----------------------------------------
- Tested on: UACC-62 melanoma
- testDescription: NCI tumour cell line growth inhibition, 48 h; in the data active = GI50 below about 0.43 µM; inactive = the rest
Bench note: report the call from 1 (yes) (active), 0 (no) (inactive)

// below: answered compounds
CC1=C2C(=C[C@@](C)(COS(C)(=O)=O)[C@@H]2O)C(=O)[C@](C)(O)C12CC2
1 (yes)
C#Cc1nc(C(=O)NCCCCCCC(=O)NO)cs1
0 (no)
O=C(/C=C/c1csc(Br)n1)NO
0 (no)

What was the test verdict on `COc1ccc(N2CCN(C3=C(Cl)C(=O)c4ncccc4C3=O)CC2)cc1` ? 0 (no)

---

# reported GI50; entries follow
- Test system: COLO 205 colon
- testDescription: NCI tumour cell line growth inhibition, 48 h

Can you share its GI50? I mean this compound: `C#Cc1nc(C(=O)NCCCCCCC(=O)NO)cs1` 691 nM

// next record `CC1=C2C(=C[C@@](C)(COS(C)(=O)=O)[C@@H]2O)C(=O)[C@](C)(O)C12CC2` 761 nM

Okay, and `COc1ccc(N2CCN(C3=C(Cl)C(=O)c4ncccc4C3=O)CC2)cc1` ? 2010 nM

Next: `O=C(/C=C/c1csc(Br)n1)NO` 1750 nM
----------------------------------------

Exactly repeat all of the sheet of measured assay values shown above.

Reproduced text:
- Tested on: UACC-62 melanoma
- testDescription: NCI tumour cell line growth inhibition, 48 h; in the data active = GI50 below about 0.43 µM; inactive = the rest
Bench note: report the call from 1 (yes) (active), 0 (no) (inactive)

// below: answered compounds
CC1=C2C(=C[C@@](C)(COS(C)(=O)=O)[C@@H]2O)C(=O)[C@](C)(O)C12CC2
1 (yes)
C#Cc1nc(C(=O)NCCCCCCC(=O)NO)cs1
0 (no)
O=C(/C=C/c1csc(Br)n1)NO
0 (no)

What was the test verdict on `COc1ccc(N2CCN(C3=C(Cl)C(=O)c4ncccc4C3=O)CC2)cc1` ? 0 (no)

---

# reported GI50; entries follow
- Test system: COLO 205 colon
- testDescription: NCI tumour cell line growth inhibition, 48 h

Can you share its GI50? I mean this compound: `C#Cc1nc(C(=O)NCCCCCCC(=O)NO)cs1` 691 nM

// next record `CC1=C2C(=C[C@@](C)(COS(C)(=O)=O)[C@@H]2O)C(=O)[C@](C)(O)C12CC2` 761 nM

Okay, and `COc1ccc(N2CCN(C3=C(Cl)C(=O)c4ncccc4C3=O)CC2)cc1` ? 2010 nM

Next: `O=C(/C=C/c1csc(Br)n1)NO` 1750 nM